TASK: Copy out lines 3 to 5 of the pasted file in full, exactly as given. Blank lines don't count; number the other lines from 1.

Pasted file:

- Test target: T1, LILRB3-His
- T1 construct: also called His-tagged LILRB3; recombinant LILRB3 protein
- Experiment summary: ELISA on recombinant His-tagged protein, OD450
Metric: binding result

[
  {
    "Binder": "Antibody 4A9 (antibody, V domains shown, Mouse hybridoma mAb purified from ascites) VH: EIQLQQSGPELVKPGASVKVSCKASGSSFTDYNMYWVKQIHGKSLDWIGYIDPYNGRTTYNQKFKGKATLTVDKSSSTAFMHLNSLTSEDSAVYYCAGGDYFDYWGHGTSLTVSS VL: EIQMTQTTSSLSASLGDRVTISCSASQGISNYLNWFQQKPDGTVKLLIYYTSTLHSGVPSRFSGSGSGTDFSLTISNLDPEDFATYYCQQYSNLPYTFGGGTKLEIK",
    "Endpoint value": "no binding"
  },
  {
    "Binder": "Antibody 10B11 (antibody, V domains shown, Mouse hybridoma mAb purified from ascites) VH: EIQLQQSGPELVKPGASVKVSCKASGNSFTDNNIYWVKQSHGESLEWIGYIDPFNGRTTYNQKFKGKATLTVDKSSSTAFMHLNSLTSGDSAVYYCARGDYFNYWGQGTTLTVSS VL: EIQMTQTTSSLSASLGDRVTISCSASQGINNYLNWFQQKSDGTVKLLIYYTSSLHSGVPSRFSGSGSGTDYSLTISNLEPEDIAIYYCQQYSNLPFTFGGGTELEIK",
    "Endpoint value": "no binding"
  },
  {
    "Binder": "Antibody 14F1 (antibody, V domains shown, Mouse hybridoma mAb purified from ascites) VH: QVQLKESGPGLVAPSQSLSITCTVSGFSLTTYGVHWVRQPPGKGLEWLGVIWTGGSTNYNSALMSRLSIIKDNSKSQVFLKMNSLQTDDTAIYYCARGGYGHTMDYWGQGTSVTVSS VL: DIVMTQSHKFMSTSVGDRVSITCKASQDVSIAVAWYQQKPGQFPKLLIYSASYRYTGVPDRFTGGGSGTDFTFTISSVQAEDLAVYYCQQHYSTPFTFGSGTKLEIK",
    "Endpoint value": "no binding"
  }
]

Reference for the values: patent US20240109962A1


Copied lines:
- Experiment summary: ELISA on recombinant His-tagged protein, OD450
Metric: binding result

[